Effect of added inertia on the pelvis on gait.
ABSTRACT Gait-training robots must display a low inertia in order to allow normal-looking walking. We studied the effect of inertia added to the pelvis during walking. We attached subjects to a mechanism that displays inertia to the pelvis in the anterior/posterior (AP) direction and the lateral direction independently. During walking we measured EMG, metabolic rate and kinematics of nine subjects. We found that inertias up to 5.3 kg added in lateral direction had no significant effect on gait. We found that 4.3 kg added in the AP direction had a significant but not relevant effect on the range of motion (RoM) of pelvis AP displacement and acceleration, and on hip flexion. 10.3 kg caused a significant and relevant difference in pelvis acceleration RoM. 6 kg is estimated as the maximum inertia that gait-training robots can add to the pelvis, without affecting the gait.
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ABSTRACT: When adapting to novel dynamic environments the nervous system learns to anticipate the imposed forces by forming an internal model of the environmental dynamics in a process driven by movement error reduction. Here, we tested the hypothesis that motor learning could be accelerated by transiently amplifying the environmental dynamics. A novel dynamic environment was created during treadmill stepping by applying a perpendicular viscous force field to the leg through a robotic device. The environmental dynamics were amplified by an amount determined by a computational learning model fit on a per-subject basis. On average, subjects significantly reduced the time required to predict the applied force field by approximately 26% when the field was transiently amplified. However, this reduction was not as great as that predicted by the model, likely due to nonstationarities in the learning parameters. We conclude that motor learning of a novel dynamic environment can be accelerated by exploiting the error-based learning mechanism of internal model formation, but that nonlinearities in adaptive response may limit the feasible acceleration. These results support an approach to movement training devices that amplify rather than reduce movement errors, and provide a computational framework for both implementing the approach and understanding its limitations.IEEE Transactions on Neural Systems and Rehabilitation Engineering 04/2005; · 3.26 Impact Factor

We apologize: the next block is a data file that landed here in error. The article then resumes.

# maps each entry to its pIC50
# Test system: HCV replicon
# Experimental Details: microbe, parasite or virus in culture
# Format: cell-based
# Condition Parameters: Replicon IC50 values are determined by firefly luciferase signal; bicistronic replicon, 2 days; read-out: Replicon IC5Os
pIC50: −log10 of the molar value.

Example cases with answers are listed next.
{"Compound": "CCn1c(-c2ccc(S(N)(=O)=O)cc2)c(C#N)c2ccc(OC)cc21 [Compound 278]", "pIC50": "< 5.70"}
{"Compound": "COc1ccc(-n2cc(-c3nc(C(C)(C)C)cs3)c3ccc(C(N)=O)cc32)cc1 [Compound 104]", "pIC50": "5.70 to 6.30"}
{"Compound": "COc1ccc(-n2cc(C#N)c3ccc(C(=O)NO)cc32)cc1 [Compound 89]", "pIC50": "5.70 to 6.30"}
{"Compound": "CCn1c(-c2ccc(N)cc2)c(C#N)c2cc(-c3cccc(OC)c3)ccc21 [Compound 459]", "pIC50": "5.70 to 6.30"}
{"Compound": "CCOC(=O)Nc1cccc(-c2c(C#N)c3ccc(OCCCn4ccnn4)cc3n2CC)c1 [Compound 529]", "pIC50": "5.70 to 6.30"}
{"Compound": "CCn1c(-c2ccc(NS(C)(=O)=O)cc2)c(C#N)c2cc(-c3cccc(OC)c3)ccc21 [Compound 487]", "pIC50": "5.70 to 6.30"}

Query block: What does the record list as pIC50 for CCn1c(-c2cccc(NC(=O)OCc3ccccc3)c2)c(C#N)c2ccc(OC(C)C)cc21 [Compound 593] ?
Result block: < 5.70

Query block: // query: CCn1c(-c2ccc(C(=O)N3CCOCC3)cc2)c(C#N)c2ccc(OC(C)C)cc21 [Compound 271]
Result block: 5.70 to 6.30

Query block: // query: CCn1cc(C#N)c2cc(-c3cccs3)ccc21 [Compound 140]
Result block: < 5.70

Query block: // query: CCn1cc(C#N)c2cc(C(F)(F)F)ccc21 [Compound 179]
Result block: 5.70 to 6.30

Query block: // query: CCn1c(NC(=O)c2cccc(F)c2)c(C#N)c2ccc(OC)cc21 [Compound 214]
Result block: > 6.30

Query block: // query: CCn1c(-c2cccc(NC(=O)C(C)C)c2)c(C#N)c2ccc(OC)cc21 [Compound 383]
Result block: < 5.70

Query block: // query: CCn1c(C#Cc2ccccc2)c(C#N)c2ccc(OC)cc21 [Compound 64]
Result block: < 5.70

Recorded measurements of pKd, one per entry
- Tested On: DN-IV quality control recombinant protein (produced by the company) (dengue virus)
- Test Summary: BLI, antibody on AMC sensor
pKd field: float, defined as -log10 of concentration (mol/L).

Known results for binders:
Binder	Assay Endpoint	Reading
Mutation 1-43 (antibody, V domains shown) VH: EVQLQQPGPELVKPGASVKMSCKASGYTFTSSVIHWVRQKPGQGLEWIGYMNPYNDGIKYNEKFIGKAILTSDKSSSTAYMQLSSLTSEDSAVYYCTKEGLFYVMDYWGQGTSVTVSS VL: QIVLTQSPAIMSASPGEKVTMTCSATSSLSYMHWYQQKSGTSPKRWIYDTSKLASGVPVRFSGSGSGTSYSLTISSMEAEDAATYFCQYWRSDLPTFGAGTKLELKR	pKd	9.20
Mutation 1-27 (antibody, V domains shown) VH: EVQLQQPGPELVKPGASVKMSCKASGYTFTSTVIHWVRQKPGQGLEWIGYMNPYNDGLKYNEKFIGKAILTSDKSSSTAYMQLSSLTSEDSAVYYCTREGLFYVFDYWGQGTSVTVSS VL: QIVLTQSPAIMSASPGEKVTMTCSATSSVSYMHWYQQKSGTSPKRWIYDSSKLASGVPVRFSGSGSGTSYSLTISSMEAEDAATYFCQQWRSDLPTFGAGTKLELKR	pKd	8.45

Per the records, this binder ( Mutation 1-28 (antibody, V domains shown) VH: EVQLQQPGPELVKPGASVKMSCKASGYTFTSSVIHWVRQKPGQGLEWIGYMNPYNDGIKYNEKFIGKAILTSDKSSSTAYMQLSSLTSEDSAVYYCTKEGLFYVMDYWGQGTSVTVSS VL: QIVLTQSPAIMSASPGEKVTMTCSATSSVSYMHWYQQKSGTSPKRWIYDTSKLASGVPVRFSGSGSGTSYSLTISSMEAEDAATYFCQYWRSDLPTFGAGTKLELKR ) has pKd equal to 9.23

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ABSTRACT: "Assist as needed" control algorithms promote activity of patients during robotic gait training. Implementing these requires a free walking mode of a device, as unassisted motions should not be hindered. The goal of this study was to assess the normality of walking in the free walking mode of the LOPES gait trainer, an 8 degrees-of-freedom lightweight impedance controlled exoskeleton. Kinematics, gait parameters and muscle activity of walking in a free walking mode in the device were compared with those of walking freely on a treadmill. Average values and variability of the spatio-temporal gait variables showed no or small (relative to cycle-to-cycle variability) changes and the kinematics showed a significant and relevant decrease in knee angle range only. Muscles involved in push off showed a small decrease, whereas muscles involved in acceleration and deceleration of the swing leg showed an increase of their activity. Timing of the activity was mainly unaffected. Most of the observed differences could be ascribed to the inertia of the exoskeleton. Overall, walking with the LOPES resembled free walking, although this required several adaptations in muscle activity. These adaptations are such that we expect that Assist as Needed training can be implemented in LOPES.IEEE transactions on neural systems and rehabilitation engineering: a publication of the IEEE Engineering in Medicine and Biology Society 09/2008; 16(4):360-370. · 2.42 Impact Factor
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ABSTRACT: The metabolic cost of walking is determined by many mechanical tasks, but the individual contribution of each task remains unclear. We hypothesized that the force generated to support body weight and the work performed to redirect and accelerate body mass each individually incur a significant metabolic cost during normal walking. To test our hypothesis, we measured changes in metabolic rate in response to combinations of simulated reduced gravity and added loading. We found that reducing body weight by simulating reduced gravity modestly decreased net metabolic rate. By calculating the metabolic cost per Newton of reduced body weight, we deduced that generating force to support body weight comprises approximately 28% of the metabolic cost of normal walking. Similar to previous loading studies, we found that adding both weight and mass increased net metabolic rate in more than direct proportion to load. However, when we added mass alone by using a combination of simulated reduced gravity and added load, net metabolic rate increased about one-half as much as when we added both weight and mass. By calculating the cost per kilogram of added mass, we deduced that the work performed on the center of mass comprises approximately 45% of the metabolic cost of normal walking. Our findings support the hypothesis that force and work each incur a significant metabolic cost. Specifically, the cost of performing work to redirect and accelerate the center of mass is almost twice as great as the cost of generating force to support body weight.Journal of Applied Physiology 03/2005; 98(2):579-83. · 3.48 Impact Factor